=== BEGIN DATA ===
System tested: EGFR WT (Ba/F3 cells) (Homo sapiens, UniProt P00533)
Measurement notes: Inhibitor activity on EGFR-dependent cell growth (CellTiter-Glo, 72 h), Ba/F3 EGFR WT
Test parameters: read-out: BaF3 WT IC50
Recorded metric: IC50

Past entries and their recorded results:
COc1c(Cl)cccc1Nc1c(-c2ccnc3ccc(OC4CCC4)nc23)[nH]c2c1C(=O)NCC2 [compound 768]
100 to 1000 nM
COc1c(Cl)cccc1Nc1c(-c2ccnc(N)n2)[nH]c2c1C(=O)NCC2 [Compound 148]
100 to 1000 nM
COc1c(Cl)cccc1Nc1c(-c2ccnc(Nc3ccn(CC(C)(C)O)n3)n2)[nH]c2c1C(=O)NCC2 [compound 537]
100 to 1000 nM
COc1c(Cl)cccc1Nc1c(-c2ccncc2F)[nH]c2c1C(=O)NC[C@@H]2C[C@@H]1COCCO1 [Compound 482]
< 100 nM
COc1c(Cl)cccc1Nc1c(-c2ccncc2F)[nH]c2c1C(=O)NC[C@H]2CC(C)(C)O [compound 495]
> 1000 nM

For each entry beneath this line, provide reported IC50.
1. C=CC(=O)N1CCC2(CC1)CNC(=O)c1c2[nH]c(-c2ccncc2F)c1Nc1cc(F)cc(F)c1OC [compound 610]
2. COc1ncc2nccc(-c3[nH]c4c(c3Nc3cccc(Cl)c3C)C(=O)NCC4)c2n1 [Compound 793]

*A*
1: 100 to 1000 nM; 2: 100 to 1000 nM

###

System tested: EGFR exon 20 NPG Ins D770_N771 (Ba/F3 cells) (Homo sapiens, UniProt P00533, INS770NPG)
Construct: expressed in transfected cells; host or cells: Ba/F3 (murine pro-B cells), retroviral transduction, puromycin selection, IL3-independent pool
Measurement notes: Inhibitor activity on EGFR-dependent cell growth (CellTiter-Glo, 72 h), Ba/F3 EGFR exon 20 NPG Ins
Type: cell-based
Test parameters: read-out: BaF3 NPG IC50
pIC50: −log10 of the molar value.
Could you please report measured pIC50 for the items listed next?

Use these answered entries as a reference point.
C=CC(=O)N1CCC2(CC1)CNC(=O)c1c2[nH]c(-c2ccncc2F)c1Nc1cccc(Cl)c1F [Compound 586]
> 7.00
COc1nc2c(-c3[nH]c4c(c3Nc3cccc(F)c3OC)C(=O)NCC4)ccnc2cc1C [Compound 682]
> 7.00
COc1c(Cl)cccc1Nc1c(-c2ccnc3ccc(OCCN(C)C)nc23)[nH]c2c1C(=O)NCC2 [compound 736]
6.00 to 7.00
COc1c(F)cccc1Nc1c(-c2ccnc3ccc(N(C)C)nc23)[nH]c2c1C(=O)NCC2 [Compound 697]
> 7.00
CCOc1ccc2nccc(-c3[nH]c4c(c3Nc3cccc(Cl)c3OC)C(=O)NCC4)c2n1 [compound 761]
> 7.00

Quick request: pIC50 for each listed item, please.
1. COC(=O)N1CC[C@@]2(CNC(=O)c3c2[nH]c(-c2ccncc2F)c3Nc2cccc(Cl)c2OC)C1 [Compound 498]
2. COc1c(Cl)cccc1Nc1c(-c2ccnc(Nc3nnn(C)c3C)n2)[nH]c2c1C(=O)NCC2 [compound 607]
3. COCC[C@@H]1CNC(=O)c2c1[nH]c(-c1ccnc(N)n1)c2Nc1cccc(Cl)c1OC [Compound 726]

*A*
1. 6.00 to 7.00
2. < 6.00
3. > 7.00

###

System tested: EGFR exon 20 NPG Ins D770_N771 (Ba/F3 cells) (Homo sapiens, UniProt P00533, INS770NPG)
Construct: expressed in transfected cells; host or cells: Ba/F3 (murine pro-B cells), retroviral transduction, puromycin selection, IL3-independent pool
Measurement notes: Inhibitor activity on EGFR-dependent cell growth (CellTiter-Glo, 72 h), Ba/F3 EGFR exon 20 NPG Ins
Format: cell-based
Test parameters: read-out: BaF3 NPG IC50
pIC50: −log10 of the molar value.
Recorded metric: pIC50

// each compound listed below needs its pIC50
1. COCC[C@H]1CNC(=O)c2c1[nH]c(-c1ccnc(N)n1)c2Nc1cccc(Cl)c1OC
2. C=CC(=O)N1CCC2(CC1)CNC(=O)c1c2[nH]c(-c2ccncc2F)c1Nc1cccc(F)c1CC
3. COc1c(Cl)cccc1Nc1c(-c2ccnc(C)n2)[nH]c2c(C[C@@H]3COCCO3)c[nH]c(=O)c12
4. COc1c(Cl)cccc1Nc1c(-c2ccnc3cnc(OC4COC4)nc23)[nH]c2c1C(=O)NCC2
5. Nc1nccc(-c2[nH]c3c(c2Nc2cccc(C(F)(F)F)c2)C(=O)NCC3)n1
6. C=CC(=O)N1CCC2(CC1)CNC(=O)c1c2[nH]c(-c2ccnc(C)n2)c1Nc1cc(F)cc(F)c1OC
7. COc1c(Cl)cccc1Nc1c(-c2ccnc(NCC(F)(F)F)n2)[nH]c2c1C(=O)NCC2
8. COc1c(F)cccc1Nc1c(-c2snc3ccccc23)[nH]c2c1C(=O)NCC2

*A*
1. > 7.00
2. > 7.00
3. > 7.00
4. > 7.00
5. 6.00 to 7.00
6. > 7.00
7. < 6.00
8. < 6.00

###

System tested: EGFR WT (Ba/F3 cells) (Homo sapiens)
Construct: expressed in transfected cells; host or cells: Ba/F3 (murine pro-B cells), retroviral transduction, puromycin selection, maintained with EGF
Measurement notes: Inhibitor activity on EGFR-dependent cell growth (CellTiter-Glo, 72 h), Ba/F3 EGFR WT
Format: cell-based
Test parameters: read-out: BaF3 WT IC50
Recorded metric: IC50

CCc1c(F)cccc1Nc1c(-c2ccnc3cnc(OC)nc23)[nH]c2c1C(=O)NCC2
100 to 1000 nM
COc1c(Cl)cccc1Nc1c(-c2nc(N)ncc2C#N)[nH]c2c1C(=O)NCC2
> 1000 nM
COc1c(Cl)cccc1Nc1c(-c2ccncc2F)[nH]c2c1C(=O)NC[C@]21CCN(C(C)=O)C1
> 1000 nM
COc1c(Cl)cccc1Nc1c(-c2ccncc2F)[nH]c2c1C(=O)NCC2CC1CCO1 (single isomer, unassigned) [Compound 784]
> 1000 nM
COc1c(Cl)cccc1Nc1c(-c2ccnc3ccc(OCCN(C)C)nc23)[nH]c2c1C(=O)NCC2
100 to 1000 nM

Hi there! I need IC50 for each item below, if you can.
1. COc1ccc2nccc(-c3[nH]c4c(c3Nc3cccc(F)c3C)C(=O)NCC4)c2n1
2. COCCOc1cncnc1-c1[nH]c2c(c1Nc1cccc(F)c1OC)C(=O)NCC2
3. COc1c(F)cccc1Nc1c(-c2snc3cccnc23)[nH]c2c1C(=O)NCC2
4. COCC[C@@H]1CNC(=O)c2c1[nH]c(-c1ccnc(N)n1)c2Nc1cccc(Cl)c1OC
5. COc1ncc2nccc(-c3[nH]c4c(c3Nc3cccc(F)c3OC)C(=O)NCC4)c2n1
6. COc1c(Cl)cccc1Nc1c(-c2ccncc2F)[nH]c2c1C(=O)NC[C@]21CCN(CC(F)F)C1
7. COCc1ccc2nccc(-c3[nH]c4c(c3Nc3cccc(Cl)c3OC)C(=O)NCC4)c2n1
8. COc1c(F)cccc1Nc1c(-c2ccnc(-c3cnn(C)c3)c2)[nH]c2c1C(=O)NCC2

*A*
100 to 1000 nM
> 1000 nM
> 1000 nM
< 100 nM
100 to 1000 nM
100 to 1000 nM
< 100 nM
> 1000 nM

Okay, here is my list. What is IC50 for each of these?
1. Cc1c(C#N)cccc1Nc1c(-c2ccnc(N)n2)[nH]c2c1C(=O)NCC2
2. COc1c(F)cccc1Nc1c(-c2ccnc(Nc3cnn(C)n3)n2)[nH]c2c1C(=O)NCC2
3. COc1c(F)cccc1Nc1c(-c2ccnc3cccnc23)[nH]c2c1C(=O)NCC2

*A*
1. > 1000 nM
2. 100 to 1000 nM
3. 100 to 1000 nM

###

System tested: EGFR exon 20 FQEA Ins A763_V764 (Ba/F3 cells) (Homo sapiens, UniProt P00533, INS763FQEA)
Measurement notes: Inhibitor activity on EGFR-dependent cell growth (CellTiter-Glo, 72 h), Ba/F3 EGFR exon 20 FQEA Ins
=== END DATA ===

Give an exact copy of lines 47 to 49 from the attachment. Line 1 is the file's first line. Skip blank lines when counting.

3. > 7.00

###

System tested: EGFR exon 20 NPG Ins D770_N771 (Ba/F3 cells) (Homo sapiens, UniProt P00533, INS770NPG)